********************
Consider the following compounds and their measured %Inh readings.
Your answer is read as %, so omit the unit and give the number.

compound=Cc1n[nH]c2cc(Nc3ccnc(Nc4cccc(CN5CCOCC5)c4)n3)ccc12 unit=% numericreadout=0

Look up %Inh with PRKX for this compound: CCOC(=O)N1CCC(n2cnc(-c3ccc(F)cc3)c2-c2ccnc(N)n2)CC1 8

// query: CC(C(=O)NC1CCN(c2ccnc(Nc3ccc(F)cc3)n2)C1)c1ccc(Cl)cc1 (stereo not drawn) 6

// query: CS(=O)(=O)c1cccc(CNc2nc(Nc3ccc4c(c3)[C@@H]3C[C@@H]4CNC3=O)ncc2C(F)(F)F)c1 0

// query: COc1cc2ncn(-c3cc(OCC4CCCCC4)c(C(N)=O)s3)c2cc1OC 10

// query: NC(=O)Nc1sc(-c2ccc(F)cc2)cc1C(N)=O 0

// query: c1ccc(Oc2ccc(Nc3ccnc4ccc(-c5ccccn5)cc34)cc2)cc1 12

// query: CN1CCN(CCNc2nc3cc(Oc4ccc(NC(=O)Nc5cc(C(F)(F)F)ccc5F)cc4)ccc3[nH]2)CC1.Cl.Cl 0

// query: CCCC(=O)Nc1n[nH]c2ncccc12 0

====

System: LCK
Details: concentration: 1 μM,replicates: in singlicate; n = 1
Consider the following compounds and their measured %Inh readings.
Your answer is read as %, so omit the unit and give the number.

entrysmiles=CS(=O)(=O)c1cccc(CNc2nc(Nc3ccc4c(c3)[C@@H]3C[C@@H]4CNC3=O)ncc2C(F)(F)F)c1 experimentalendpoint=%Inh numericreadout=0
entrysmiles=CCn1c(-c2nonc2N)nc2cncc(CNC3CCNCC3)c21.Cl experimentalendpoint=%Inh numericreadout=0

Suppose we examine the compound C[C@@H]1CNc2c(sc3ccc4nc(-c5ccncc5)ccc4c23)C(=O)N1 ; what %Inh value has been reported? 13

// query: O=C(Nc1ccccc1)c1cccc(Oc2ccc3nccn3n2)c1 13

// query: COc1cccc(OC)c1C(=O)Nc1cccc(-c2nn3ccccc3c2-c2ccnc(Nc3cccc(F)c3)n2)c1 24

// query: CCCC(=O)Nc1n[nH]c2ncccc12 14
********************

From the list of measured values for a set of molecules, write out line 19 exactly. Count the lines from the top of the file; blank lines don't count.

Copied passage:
Suppose we examine the compound C[C@@H]1CNc2c(sc3ccc4nc(-c5ccncc5)ccc4c23)C(=O)N1 ; what %Inh value has been reported? 13